Can I receive Social Security benefits while serving a prison sentence?
A question that Social Security attorneys encounter from time to time is whether someone can receive Social Security benefits while serving a sentence in prison. The answer depends on the circumstances.
Social Security benefits generally come in two forms: Social Security disability benefits, and Social Security retirement benefits. Those who have recently been employed and paid Social Security taxes, and who are unable to work because of a serious medical condition that will last for at least one year, are potentially eligible to receive Social Security disability benefits. Those who have reached at least age 62, and who have worked for 10 years and paid Social Security taxes, are potentially eligible to receive Social Security retirement benefits.
Supplemental Security Income (“SSI”) is a related, but technically separate, program administered by the Social Security Administration. Those who have reached at least age 65, or who are blind or disabled, and whose income and resources are below certain limits, are potentially eligible to receive SSI benefits.
For those receiving Social Security or SSI benefits, their benefits will probably not be affected if they are admitted to prison for a continuous period of fewer than 30 days because of a conviction for a criminal offense. On the other hand, for those admitted to prison for a continuous period of more than 30 days, their benefits will likely be suspended. Benefits to spouses and children, however, will probably not be suspended, so long as they remain eligible under the Social Security Administration’s rules.
Those whose Social Security benefits are suspended during a prison sentence of more than 30 days can have their benefits reinstated beginning one month after the month in which they are released. For example, if Paul Prisoner served a six-month sentence in the Dayton Correctional Institution and were released on June 5, 2011, then his benefits could be reinstated beginning in July, 2011.
Those whose SSI benefits are suspended during a prison sentence of more than 30 days can have their benefits reinstated beginning in the same month that they are released. They will lose their eligibility, however, if their sentence lasts for 12 or more consecutive months; when they are released, they must submit a new application for SSI benefits. For example, if Ivan Inmate served a six-month sentence in the Dayton Correctional Institution and were released on June 5, 2011, then his benefits could be reinstated during the same month. He would receive partial benefits for June, 2011, and full benefits beginning in July, 2011. If Ivan served a sentence of 15 months, on the other hand, then he would have to submit a new application for benefits upon his release.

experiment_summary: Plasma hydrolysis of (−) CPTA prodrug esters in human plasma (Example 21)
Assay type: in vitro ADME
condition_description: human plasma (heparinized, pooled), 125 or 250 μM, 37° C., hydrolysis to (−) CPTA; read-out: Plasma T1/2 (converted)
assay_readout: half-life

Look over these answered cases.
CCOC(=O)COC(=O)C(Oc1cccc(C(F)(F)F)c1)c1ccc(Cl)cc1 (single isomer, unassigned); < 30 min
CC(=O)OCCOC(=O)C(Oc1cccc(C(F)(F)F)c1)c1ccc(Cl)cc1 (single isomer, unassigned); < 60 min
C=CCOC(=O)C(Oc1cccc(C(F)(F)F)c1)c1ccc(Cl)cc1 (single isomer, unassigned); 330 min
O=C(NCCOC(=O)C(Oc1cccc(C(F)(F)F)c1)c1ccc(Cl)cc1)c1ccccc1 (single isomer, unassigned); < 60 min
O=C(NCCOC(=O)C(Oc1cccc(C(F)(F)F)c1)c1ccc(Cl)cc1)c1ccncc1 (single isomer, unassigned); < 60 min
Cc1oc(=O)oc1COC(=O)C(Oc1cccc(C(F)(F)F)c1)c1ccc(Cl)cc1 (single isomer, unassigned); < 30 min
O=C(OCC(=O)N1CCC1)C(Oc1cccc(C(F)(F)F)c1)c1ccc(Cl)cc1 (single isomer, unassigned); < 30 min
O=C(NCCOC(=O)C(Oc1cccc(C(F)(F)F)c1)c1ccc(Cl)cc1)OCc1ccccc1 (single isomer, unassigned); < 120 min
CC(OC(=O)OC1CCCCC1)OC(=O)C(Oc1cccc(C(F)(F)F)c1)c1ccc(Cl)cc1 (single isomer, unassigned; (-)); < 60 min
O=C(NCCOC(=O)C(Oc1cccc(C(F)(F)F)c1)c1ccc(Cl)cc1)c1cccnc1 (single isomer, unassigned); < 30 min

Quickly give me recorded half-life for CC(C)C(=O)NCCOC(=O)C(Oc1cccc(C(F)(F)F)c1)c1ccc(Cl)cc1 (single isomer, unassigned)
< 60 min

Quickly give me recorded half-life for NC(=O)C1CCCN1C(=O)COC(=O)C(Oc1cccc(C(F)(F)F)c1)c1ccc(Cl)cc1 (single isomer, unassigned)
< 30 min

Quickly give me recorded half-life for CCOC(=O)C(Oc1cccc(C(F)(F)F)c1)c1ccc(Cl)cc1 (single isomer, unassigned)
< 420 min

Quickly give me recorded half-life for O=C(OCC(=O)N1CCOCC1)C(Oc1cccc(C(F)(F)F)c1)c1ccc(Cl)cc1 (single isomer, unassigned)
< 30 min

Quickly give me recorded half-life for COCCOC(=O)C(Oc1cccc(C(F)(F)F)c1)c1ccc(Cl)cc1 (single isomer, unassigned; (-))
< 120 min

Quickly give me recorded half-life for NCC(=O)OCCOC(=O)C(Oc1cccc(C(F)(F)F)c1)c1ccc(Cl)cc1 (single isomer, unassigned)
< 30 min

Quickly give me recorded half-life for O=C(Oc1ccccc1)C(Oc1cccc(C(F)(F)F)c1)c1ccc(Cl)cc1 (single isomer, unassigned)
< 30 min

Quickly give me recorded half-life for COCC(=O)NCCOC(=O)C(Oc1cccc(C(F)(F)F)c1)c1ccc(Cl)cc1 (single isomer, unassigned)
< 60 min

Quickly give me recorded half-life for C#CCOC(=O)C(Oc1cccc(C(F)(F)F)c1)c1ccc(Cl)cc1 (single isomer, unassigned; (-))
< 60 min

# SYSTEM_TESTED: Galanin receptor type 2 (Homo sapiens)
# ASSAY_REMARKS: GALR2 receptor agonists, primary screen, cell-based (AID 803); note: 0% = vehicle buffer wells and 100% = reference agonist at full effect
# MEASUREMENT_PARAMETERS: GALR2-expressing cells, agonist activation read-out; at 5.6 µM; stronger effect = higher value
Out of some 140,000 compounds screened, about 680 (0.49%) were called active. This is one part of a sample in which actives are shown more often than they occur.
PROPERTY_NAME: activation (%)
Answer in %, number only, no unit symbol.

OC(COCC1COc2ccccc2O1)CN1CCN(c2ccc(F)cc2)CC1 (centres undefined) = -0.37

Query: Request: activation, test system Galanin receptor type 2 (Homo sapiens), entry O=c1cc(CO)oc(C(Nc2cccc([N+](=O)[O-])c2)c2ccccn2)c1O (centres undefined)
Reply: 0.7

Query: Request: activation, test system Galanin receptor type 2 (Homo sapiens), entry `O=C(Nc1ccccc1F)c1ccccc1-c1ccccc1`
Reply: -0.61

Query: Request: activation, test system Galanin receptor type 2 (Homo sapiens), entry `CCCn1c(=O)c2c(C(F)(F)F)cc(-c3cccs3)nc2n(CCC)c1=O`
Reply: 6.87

For those who were not receiving either Social Security or SSI benefits before they were admitted to prison, their eligibility following release is unaffected. In other words, when they were released from prison, they would apply for benefits like anyone else. If you have questions about how serving a prison sentence might affect your ability to receive Social Security or SSI benefits, then talk to a lawyer who is familiar with Social Security law. You might even be able to start the process of reinstating your benefits, or applying for benefits, before you are released.Can I keep my Social Security SSDI / SSI while serving jail time?,
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